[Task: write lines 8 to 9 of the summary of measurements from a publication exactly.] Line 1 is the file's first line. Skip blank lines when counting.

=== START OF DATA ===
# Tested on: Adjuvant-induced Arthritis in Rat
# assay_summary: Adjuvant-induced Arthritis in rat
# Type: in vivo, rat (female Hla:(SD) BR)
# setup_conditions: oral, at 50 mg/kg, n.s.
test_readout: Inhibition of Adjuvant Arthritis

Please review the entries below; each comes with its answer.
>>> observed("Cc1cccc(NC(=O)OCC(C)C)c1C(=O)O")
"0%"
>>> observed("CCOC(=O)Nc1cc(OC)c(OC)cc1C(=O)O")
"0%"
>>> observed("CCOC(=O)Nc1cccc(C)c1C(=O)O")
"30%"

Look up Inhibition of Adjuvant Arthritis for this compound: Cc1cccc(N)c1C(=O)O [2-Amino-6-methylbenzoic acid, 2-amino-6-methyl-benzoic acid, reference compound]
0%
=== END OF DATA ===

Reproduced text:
"0%"
>>> observed("CCOC(=O)Nc1cc(OC)c(OC)cc1C(=O)O")